survivor David Hogg has a message for U.S. lawmakers: "Work together."
"No matter what policy you support, you guys are politicians. Make some compromises, get some stuff done and keep doing it. Actually keep your promises. Don't just make false promises just so you can get re-elected. Actually follow through.
"And who knows? Maybe you'll save some children's lives, because the amount of deaths that I've had to deal with, with my sister having three of her best friends die, and the numerous other families that have to go home to silent rooms for the rest of their lives with no children, is absolutely unacceptable. It's deplorable. And something has to change.
"The policy makers in this country must work together. And I don't care if you're a Republican or a Democrat. These are children's lives. That's the end of the line. And if you want to have mental health reform, you support that. If you want to have universal background checks, you support that. Why not do both? Politicians compromise and we can get this done. It just a matter of overcoming our political barriers in order to save children's lives, and in that way, our future too," Hogg said Friday on "CBS This Morning."
Hogg was one of the approximately 65 students sheltered inside culinary arts teacher Ashley Kurth's classroom after a gunman opened fire Wednesday at Marjory Stoneman Douglas High School in Parkland, Florida. Seventeen people were killed in America's deadliest school shooting since Sandy Hook Elementary School in 2012. Alleged shooter, 19, faces 17 counts of premeditated murder. He had been expelled from Stoneman Douglas High for "disciplinary reasons."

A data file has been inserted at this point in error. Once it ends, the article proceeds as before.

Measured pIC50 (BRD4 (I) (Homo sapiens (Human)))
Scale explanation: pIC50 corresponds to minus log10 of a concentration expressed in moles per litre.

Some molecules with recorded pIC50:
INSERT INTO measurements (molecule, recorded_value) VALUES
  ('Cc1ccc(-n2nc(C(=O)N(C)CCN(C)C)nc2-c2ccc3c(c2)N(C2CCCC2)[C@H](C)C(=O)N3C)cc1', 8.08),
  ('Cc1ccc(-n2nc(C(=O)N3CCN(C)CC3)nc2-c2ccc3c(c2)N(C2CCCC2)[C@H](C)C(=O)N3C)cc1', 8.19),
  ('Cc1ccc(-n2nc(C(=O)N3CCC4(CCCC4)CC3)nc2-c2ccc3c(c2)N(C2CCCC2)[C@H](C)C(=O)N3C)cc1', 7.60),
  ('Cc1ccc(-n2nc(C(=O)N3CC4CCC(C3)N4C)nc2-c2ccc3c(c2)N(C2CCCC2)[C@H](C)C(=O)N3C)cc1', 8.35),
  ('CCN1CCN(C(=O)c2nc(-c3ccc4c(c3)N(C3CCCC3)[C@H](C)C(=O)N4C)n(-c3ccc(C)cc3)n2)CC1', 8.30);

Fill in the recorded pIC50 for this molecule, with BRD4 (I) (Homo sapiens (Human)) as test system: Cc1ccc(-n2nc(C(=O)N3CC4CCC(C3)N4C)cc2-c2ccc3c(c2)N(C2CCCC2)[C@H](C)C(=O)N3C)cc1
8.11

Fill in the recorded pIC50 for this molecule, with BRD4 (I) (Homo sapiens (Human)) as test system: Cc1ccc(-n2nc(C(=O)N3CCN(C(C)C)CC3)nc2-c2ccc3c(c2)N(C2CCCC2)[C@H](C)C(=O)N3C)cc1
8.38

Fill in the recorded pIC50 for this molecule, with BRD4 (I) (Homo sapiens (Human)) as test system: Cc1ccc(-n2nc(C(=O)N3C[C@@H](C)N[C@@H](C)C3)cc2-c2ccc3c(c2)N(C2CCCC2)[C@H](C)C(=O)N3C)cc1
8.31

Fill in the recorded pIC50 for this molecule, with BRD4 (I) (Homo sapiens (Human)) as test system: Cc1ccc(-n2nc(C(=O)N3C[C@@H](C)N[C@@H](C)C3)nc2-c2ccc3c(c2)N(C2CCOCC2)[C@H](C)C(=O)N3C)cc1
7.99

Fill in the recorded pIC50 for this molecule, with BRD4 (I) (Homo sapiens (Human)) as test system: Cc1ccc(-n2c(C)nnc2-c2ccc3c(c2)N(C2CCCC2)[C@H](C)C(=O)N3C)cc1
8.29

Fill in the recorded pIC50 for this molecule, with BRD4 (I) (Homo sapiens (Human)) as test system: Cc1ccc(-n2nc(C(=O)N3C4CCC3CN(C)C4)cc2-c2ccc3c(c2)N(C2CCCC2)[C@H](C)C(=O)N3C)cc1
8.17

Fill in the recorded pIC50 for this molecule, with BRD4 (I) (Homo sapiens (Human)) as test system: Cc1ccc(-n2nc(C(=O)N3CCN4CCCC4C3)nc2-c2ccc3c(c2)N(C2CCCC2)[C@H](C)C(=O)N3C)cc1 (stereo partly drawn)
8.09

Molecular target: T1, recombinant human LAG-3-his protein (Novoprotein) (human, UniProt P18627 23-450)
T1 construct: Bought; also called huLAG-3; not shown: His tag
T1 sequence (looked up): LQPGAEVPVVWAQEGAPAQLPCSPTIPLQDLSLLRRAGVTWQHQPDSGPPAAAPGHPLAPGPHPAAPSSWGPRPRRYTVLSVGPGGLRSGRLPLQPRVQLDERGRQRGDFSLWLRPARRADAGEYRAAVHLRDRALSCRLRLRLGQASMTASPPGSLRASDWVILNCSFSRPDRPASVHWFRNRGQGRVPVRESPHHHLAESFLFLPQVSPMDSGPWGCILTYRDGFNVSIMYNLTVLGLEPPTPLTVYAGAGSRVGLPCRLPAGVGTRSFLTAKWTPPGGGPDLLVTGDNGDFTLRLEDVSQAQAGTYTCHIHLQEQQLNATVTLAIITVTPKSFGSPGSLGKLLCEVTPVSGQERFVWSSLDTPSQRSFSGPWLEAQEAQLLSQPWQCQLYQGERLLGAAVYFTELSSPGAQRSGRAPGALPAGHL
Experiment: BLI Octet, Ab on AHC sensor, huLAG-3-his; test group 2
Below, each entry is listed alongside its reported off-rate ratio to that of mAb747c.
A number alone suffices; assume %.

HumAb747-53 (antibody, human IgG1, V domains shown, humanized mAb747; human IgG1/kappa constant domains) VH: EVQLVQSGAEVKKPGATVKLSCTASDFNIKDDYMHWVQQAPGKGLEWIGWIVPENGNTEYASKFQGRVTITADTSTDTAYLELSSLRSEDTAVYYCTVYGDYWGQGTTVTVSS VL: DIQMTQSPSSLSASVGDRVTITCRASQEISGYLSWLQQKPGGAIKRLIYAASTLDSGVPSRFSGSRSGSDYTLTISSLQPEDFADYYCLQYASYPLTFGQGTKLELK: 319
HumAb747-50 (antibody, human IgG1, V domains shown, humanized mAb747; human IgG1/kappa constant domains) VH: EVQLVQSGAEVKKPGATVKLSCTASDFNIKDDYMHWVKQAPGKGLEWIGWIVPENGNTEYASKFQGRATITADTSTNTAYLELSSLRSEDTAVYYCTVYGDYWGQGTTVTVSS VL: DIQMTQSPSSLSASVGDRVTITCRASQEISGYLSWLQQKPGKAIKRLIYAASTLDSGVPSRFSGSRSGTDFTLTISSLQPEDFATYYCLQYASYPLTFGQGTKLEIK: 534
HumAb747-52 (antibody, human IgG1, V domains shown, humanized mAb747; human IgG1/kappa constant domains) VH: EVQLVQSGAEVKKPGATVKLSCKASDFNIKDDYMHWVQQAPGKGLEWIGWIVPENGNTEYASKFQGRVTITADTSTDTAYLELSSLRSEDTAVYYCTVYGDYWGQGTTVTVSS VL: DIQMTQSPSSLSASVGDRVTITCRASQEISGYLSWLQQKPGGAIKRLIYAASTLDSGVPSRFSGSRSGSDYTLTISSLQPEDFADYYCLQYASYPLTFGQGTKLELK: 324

Hogg, a student journalist, interviewed fellow students on video during the mass shooting.
"After we realized this wasn't a drill, I knew that if I was going to die with those around me... I wanted our voices to carry on and proceed the ages of time, because even if our souls couldn't, our stories could still have an impact and cause some real change in this country. That is certainly something that we all need right now," Hogg said.
Hogg praised Kurth and thanked her for her "heroic actions." Kurth said she had gone through a recent training as well as an active shooter training at her previous school.
"I remember I was shaking as I was trying to put my key into the door and my head was sticking out and you could see all the kids pouring out of the freshmen building, just screaming, terrified," Kurth told "CBS This Morning."
She said she tried to grab as many students as she could.
"They were running by, and the ones that were still running, I just kept screaming at them, 'Keep running! Don't stop!' Because at that point you were hearing gunshots go off and it was ricocheting with the sound off the other building and we didn't know whether it was one shooter or two," Kurth said, adding, "It was very intense."
"It feels like it was like an hour, but in reality, it was like 30 seconds," Kurth said.